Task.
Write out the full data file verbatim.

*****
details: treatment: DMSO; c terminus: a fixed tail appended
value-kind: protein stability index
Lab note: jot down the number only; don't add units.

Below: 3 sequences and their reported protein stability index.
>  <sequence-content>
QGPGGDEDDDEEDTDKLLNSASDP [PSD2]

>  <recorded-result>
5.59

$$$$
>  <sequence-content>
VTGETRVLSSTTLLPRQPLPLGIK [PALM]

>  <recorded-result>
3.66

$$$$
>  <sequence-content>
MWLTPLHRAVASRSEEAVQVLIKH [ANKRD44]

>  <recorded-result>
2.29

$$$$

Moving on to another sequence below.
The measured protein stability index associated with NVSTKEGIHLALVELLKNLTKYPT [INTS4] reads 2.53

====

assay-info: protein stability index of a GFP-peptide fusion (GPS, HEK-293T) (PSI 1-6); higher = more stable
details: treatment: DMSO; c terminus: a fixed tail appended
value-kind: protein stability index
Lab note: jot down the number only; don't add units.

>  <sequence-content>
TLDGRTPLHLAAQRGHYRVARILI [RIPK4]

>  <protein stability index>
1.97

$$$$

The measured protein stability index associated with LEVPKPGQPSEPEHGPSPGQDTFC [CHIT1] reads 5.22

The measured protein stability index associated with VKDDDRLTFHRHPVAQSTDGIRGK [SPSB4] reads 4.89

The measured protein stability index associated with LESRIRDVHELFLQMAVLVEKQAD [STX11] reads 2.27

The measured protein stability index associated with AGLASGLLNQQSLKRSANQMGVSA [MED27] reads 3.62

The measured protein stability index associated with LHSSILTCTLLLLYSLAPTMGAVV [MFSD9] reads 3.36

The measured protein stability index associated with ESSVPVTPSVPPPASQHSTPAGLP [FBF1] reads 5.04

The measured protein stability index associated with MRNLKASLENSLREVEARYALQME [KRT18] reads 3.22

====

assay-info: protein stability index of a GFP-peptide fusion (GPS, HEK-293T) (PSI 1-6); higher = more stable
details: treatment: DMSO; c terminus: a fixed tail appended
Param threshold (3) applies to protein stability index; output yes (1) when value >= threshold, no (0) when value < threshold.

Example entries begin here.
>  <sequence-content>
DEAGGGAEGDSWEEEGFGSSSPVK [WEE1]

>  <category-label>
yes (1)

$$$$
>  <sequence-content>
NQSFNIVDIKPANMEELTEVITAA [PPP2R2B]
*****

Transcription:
details: treatment: DMSO; c terminus: a fixed tail appended
value-kind: protein stability index
Lab note: jot down the number only; don't add units.

Below: 3 sequences and their reported protein stability index.
>  <sequence-content>
QGPGGDEDDDEEDTDKLLNSASDP [PSD2]

>  <recorded-result>
5.59

$$$$
>  <sequence-content>
VTGETRVLSSTTLLPRQPLPLGIK [PALM]

>  <recorded-result>
3.66

$$$$
>  <sequence-content>
MWLTPLHRAVASRSEEAVQVLIKH [ANKRD44]

>  <recorded-result>
2.29

$$$$

Moving on to another sequence below.
The measured protein stability index associated with NVSTKEGIHLALVELLKNLTKYPT [INTS4] reads 2.53

====

assay-info: protein stability index of a GFP-peptide fusion (GPS, HEK-293T) (PSI 1-6); higher = more stable
details: treatment: DMSO; c terminus: a fixed tail appended
value-kind: protein stability index
Lab note: jot down the number only; don't add units.

>  <sequence-content>
TLDGRTPLHLAAQRGHYRVARILI [RIPK4]

>  <protein stability index>
1.97

$$$$

The measured protein stability index associated with LEVPKPGQPSEPEHGPSPGQDTFC [CHIT1] reads 5.22

The measured protein stability index associated with VKDDDRLTFHRHPVAQSTDGIRGK [SPSB4] reads 4.89

The measured protein stability index associated with LESRIRDVHELFLQMAVLVEKQAD [STX11] reads 2.27

The measured protein stability index associated with AGLASGLLNQQSLKRSANQMGVSA [MED27] reads 3.62

The measured protein stability index associated with LHSSILTCTLLLLYSLAPTMGAVV [MFSD9] reads 3.36

The measured protein stability index associated with ESSVPVTPSVPPPASQHSTPAGLP [FBF1] reads 5.04

The measured protein stability index associated with MRNLKASLENSLREVEARYALQME [KRT18] reads 3.22

====

assay-info: protein stability index of a GFP-peptide fusion (GPS, HEK-293T) (PSI 1-6); higher = more stable
details: treatment: DMSO; c terminus: a fixed tail appended
Param threshold (3) applies to protein stability index; output yes (1) when value >= threshold, no (0) when value < threshold.

Example entries begin here.
>  <sequence-content>
DEAGGGAEGDSWEEEGFGSSSPVK [WEE1]

>  <category-label>
yes (1)

$$$$
>  <sequence-content>
NQSFNIVDIKPANMEELTEVITAA [PPP2R2B]